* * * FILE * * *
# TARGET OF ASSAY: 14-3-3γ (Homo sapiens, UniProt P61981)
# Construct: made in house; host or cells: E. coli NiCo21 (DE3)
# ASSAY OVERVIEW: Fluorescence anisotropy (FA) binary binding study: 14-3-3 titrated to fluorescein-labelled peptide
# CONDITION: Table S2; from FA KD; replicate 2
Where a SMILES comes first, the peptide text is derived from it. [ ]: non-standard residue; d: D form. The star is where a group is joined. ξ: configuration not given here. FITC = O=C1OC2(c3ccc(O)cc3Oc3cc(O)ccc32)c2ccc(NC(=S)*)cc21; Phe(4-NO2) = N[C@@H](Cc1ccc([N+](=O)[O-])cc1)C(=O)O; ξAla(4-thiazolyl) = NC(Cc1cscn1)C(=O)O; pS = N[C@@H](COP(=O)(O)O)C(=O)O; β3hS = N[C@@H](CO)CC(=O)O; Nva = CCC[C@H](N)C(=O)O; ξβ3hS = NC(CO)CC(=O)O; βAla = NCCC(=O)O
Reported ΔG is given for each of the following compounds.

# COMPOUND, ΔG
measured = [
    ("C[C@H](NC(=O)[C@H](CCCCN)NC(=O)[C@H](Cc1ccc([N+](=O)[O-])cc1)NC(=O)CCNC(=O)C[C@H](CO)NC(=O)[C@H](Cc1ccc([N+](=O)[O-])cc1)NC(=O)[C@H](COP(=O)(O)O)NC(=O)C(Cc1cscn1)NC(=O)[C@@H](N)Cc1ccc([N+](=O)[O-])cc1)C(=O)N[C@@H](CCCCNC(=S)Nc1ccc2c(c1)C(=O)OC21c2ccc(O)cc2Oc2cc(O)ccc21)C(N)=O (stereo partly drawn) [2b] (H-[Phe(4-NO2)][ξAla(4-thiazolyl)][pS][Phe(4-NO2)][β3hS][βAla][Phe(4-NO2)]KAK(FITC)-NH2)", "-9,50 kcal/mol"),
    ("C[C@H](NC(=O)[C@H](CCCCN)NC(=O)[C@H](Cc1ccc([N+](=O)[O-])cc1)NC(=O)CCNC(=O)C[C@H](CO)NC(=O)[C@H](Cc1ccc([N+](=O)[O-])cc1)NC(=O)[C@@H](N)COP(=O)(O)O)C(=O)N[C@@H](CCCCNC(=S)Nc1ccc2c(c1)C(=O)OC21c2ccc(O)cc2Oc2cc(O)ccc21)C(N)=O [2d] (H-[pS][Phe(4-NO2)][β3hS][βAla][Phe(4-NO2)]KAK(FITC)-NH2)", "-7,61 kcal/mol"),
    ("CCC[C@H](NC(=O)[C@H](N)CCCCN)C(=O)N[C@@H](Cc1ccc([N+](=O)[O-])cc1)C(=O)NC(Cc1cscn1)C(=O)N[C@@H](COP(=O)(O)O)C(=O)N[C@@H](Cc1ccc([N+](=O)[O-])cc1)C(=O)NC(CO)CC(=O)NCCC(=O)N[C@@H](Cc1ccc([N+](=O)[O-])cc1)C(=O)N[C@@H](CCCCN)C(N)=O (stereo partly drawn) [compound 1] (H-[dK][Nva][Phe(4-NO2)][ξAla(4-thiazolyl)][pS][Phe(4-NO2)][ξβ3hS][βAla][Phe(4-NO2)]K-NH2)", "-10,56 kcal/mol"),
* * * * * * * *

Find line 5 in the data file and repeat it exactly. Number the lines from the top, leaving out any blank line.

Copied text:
Where a SMILES comes first, the peptide text is derived from it. [ ]: non-standard residue; d: D form. The star is where a group is joined. ξ: configuration not given here. FITC = O=C1OC2(c3ccc(O)cc3Oc3cc(O)ccc32)c2ccc(NC(=S)*)cc21; Phe(4-NO2) = N[C@@H](Cc1ccc([N+](=O)[O-])cc1)C(=O)O; ξAla(4-thiazolyl) = NC(Cc1cscn1)C(=O)O; pS = N[C@@H](COP(=O)(O)O)C(=O)O; β3hS = N[C@@H](CO)CC(=O)O; Nva = CCC[C@H](N)C(=O)O; ξβ3hS = NC(CO)CC(=O)O; βAla = NCCC(=O)O